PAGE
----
Relations with Russia and Attempts to Overcome Communist Legacy*
The massive enlargement of the European Union in 2004 ushered in a fundamental change – eight out of the ten new Member States had felt the yoke of Communist totalitarianism.
Yet, despite the Berlin Wall having been pulled down in 1989, this construction that had been built to separate European nations was still in its place in the mental plane of the reunited Europe of 15 years later. Recognising the role of Communism and analysing its nature felt a bit like walking across a minefield to most of our Western colleagues. It was becoming increasingly obvious that there was a huge contrast between the obligatory condemnation of Nazism and its symbols by the West, and the view of Communist legacy as something that had remained in the past, a domestic concern of each country.
The marginalisation of the Communist legacy and the reluctance to clearly express an opinion were also fuelled by the increasingly close partnership between the EU and Russia. It fell to the new members of the European Parliament (EP) to draw attention to Putin’s Russia being the heir of the anti-West totalitarian Soviet Union. This meant that we had to constantly question how much we could trust Russia. In March 2005, the EP gave a sobering assessment to the current state of the EU-Russia relations in the so-called Malmström Report.
When President Putin organised a celebration to honour the Soviet historical narrative in Moscow on 9 May 2005, the EP responded with an initiative of its own. The EP acknowledged in so many words that for some nations the end of World War meant a new tyranny forced on them by the Soviet Union, and that Europe must be made aware of the Iron Curtain and the magnitude of suffering caused to the enslaved nations caught on the Eastern side of it. Together with several of my Baltic colleagues we managed to introduce certain moral conditions: there can be no reconciliation without an acknowledgement of the truth and remembering the past. Shaping the common European memory and historical narrative became the keywords of our efforts from then on.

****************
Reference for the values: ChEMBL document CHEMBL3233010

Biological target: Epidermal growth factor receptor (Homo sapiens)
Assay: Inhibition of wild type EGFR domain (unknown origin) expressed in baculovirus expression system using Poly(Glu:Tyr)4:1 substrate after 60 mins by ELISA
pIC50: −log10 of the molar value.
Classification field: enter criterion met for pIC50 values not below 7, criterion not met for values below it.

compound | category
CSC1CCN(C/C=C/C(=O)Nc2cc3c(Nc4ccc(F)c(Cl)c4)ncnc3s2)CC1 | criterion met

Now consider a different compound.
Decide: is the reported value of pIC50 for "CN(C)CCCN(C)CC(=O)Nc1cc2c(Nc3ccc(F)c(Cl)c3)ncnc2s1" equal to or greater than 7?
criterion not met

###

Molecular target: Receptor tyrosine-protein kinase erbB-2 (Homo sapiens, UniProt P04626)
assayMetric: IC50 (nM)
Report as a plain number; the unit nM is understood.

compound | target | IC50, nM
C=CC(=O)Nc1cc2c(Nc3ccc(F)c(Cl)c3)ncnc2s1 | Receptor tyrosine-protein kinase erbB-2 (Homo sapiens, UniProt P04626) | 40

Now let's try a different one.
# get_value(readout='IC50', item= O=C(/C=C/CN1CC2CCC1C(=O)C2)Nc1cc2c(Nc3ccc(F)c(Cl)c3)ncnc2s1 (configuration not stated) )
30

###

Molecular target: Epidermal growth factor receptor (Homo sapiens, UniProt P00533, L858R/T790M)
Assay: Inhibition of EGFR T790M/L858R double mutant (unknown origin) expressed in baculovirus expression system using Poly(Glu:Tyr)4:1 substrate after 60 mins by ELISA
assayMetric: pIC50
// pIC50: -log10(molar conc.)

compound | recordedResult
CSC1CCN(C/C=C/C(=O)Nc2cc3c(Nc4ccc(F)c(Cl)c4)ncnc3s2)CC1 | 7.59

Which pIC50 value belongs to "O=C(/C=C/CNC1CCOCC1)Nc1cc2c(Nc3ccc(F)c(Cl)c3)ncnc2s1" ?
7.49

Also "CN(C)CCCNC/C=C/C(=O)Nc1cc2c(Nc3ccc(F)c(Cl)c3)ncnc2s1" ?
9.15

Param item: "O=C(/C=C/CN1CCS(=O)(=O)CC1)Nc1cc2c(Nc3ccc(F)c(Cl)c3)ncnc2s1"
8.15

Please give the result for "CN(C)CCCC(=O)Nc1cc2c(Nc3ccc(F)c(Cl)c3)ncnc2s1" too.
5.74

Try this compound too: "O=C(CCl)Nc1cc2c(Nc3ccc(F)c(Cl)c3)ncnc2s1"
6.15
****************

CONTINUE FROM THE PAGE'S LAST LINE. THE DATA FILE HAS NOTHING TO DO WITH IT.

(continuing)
The next step toward that objective turned out to be the Conference on European Conscience and Communism, organised by the Czech Senate in June 2008, which concluded with the Prague Declaration. The latter emphasised that Europe cannot be considered as united until Communism and Nazism have been recognised as equal and criminal legacies of the past. Europe-wide responsibility needs to be taken for the crimes of Communism.
The Prague Declaration became the basis for shaping the position of the EP. On 2 April 2009, the EP adopted the resolution on European conscience and totalitarianism. The initiators were particularly keen on two specific proposals: establishing the Platform of European Memory and Conscience to coordinate research into the legacy of totalitarianism and declaring 23 August the European Day of Remembrance for Victims of Totalitarian Regimes. The EP recognised Nazi and Communist regimes as the common European legacy. The EP does not see historical reconciliation as possible without truth and memory, and expects all totalitarian regimes to be viewed the same way.
Giving an educated international assessment to the Communist regime is not a question of the past. A decisive condemnation of the crimes of Nazi Germany ensured that a recent officer of Gestapo could not have become the Chancellor of the new Germany. The lack of a similar condemnation regarding the Soviet Union allowed the Soviet Gestapo Lieutenant Colonel Putin to become the dictator of Russia and the leader in the war against Ukraine. These catastrophic developments could have been avoided by setting the Soviet totalitarianism together with its criminal security apparatus on equal basis with the Hitler regime at the right moment.
* This is the 4th and last instalment in the series of articles published by Riigikogu Toimetised, where the author reminisces on the first fifteen years as an Estonian MEP (see also Riigikogu Toimetised No 42, 43, 44).